Nobrow Press is known in comic circles for introducing the world to new voices and new art. Among the most recent ones is Vacancy, a new full-color one-shot written and illustrated by Jen Lee. Here’s a summary from The AV Club: “Jen Lee… is best known for her animated web-comic Thunderpaw: In The Ashes Of Fire Mountain. [Vacancy is] a post-apocalyptic tale of two dogs attempting to journey home after a mysterious, fiery cataclysmic event sees them abandoned in a car, Lee uses flickering motion and a tensely evocative gray and orange color palette to create an atmosphere of ominous dread. It’s a stunning work of foreboding beauty as the dogs battle gangs, predators, fires, and themselves, en route to a home which they no longer know exists, with the animated features adding to the sense of unease and restlessnes. Lee makes the most of the web format, incorporating the endless canvas and scroll functions to give real scope to the eerie sense of desolation and devastation.” The article also includes an interview with the creator and four preview pages from the comic.
Fish Fish Fish is a new full-color wordless “graphic novel” for young readers, plotted by Lee Nordling and illustrated by Meritxell Bosch. It goes like this: ” A little yellow fish swims alone in a big ocean. A hungry barracuda searches for something to eat. A school of fish band together and find strength in numbers. Under the waves, every fish is a hero in its own story. In this clever wordless comic, Lee Nordling’s simple storytelling engages young readers and provides a gateway into understanding multiple perspectives and points of view.” It’s published by Graphic Universe and available now at Amazon.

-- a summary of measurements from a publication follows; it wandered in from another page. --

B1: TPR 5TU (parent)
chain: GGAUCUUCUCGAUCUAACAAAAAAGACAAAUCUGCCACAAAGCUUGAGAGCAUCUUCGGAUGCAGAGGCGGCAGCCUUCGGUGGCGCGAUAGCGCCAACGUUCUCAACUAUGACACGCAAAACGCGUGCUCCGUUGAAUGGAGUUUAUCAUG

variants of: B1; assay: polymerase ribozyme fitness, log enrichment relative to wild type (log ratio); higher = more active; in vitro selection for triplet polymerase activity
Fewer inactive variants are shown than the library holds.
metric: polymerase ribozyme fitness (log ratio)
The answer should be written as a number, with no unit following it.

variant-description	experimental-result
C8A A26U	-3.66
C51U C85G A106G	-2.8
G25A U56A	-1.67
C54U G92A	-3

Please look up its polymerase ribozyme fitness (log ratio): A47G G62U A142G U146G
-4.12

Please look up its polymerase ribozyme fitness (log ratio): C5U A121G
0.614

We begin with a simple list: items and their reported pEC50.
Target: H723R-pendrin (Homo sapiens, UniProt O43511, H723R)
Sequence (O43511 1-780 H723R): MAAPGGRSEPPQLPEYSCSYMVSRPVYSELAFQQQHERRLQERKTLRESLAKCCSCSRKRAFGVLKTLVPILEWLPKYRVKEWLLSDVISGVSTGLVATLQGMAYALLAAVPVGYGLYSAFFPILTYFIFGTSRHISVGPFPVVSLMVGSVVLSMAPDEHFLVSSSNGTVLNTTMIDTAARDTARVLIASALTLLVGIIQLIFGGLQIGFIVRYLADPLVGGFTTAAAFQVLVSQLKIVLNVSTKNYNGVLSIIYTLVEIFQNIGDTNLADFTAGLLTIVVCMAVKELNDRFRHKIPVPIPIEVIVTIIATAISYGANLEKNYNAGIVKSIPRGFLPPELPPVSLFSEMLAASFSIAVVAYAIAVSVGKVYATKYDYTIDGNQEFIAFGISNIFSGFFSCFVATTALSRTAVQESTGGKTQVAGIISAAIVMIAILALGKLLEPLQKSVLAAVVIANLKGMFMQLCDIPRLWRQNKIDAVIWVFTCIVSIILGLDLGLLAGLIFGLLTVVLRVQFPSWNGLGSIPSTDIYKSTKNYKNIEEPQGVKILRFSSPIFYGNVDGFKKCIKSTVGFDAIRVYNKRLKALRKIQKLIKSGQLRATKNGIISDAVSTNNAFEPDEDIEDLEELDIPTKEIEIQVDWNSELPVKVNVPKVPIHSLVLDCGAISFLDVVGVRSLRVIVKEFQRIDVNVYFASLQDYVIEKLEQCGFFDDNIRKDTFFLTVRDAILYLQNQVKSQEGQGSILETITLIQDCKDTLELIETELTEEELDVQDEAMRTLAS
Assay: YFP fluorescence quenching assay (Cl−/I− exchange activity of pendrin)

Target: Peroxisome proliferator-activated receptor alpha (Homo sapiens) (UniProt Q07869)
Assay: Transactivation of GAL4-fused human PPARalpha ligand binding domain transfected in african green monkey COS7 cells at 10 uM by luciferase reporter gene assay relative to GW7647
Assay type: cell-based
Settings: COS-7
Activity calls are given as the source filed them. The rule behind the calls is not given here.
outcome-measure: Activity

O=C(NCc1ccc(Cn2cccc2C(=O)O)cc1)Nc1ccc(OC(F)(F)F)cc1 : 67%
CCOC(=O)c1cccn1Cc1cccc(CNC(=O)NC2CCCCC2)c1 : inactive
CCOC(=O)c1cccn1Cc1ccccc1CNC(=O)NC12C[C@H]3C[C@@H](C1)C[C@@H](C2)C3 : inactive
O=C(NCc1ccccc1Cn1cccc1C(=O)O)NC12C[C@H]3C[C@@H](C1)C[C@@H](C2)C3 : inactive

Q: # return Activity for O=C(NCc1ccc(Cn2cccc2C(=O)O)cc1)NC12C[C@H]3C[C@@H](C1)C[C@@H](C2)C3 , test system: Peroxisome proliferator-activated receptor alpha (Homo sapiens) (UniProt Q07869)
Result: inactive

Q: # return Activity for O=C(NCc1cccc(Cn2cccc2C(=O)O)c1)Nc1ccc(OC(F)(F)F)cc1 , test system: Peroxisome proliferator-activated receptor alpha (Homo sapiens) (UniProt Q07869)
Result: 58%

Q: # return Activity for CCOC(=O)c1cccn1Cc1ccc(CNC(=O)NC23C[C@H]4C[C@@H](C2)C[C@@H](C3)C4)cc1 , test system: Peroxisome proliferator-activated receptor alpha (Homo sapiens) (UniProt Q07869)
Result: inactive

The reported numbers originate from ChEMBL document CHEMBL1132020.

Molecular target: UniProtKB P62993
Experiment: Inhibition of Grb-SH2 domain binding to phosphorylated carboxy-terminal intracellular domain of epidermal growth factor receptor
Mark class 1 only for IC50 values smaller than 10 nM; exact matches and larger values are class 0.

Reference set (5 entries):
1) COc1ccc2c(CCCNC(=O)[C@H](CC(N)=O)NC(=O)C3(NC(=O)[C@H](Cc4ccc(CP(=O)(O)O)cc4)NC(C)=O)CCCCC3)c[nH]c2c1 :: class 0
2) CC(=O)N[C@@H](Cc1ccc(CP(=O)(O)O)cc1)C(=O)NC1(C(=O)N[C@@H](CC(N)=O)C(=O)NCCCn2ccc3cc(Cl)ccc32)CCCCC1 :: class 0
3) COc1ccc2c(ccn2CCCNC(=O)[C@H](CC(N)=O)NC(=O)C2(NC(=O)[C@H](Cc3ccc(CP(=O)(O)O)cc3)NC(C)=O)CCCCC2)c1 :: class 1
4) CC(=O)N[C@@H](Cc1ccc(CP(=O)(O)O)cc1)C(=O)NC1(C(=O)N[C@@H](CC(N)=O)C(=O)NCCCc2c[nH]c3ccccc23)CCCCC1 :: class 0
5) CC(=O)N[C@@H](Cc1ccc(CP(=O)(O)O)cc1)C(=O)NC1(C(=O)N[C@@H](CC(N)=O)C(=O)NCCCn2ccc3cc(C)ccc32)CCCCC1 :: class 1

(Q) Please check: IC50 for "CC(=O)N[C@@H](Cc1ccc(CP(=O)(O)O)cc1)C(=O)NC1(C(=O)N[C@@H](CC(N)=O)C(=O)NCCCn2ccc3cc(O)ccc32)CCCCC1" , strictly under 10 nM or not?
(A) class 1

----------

Here’s how they describe it: “The epic introduction to Kaya and her brother Jak as she begins her journey into discovering the magic and mystery of their precious world, Silmay. In Boe, Kaya goes through the Trial of the Elder’s door and meets a special trusted ally. In Broodva, Valta discovers something new and troubling.” The front cover tells you a bit more perhaps. Tailwands has been an on-line full-color comic at Comixology for a while now. It’s written by Drew Crowder with illustrations by Morgan Rae Myers. Now Hashtag Comics have released the first set of Tailwands adventures as a graphic novel in paperback. Take a look over at Previews.
[Sorry! Couldn’t resist…] “Nestled in the grass under the big palm tree by the edge of the desert there is an entire civilization–a civilization of beetles. In this bug’s paradise, beetles write books, run restaurants, and even do scientific research. But not too much scientific research is allowed by the powerful elders, who guard a terrible secret about the world outside the shadow of the palm tree. Lucy is not one to quietly cooperate, however. This tiny field scientist defies the law of her safe but authoritarian home and leads a team of researchers out into the desert. Their mission is to discover something about the greater world…but what lies in wait for them is going to change everything Lucy thought she knew.” That’s the official word from the publisher for Last of the Sandwalkers, a new black & white graphic novel written and illustrated by Jay Hosler. It’s available now from First Second Books. You should check out the extensive review over at Bleeding Cool also.